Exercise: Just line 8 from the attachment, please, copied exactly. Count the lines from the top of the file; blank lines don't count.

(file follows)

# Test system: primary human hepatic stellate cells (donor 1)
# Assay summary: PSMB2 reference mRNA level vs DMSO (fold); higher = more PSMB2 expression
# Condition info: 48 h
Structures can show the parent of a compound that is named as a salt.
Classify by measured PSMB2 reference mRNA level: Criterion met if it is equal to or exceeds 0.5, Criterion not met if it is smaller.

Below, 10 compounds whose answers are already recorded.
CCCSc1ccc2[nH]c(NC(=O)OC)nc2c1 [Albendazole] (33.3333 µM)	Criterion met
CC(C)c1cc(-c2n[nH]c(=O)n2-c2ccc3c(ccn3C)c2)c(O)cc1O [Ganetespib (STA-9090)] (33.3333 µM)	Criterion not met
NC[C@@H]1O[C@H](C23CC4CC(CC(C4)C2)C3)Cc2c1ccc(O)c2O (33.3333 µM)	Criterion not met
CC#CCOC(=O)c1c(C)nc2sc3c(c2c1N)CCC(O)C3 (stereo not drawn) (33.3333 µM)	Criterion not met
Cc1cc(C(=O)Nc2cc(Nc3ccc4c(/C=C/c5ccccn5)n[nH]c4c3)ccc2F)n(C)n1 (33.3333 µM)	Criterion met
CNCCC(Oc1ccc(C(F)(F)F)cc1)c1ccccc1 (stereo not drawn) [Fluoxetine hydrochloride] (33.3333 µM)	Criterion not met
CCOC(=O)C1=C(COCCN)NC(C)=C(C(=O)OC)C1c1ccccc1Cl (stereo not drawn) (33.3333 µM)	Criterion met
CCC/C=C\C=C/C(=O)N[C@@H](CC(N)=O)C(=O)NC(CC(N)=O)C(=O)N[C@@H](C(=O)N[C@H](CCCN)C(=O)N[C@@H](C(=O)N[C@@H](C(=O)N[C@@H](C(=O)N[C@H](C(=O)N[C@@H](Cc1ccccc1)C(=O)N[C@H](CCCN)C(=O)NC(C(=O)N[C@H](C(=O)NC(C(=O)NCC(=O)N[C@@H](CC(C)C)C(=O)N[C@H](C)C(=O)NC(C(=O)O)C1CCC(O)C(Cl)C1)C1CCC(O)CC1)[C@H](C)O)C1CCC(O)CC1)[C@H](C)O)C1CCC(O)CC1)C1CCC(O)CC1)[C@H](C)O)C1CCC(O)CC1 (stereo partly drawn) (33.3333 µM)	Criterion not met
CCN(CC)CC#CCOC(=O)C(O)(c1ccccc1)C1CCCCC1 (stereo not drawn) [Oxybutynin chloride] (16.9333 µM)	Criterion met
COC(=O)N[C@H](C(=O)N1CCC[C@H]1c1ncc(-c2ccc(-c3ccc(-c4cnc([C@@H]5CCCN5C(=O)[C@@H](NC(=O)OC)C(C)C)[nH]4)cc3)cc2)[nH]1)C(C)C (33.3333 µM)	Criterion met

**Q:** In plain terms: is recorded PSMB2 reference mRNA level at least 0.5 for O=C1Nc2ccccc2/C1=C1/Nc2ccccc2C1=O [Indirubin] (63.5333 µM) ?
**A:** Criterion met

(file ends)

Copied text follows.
CC(C)c1cc(-c2n[nH]c(=O)n2-c2ccc3c(ccn3C)c2)c(O)cc1O [Ganetespib (STA-9090)] (33.3333 µM)	Criterion not met